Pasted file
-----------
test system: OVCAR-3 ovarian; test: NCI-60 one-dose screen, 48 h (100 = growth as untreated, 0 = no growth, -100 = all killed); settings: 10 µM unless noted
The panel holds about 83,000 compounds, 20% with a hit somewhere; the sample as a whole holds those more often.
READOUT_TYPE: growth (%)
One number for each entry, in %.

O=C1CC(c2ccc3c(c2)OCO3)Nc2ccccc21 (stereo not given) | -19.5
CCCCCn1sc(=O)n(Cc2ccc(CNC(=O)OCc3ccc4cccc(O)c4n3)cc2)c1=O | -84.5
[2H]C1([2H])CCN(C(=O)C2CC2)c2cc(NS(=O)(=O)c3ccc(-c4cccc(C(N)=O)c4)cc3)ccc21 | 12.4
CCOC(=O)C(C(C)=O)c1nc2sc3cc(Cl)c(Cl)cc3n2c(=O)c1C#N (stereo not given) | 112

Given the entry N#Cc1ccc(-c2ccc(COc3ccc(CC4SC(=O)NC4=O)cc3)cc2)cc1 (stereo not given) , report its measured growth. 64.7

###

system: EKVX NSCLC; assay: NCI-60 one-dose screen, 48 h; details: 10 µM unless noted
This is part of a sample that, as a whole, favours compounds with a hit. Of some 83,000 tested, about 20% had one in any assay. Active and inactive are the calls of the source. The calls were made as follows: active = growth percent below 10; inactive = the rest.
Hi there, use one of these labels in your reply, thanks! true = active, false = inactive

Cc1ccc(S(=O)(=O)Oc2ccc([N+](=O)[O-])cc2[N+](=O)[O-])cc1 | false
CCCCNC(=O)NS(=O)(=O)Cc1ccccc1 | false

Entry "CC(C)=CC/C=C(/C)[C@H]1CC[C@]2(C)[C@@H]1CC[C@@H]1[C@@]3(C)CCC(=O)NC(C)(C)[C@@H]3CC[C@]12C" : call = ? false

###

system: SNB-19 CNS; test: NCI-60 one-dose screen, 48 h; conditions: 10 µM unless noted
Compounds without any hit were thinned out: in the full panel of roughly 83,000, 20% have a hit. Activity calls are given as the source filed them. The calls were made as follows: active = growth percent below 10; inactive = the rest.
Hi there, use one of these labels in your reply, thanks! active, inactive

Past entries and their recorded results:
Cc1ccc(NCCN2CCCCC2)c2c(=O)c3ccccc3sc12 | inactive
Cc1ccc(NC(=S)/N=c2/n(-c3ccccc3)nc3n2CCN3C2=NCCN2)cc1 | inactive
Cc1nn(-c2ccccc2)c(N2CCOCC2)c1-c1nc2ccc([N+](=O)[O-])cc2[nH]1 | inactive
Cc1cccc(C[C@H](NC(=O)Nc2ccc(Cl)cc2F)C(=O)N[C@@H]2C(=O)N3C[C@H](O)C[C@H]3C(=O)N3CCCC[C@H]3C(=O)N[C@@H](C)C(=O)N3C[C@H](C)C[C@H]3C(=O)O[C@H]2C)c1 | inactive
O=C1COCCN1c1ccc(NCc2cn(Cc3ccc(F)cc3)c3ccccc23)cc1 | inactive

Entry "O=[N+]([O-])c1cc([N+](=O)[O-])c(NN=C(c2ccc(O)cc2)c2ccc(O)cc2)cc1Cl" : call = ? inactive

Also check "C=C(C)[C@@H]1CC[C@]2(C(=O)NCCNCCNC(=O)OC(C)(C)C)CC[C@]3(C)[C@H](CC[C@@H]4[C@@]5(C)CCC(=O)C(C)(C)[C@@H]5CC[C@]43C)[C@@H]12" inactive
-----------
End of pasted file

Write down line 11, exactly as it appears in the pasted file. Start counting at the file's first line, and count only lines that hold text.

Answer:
system: EKVX NSCLC; assay: NCI-60 one-dose screen, 48 h; details: 10 µM unless noted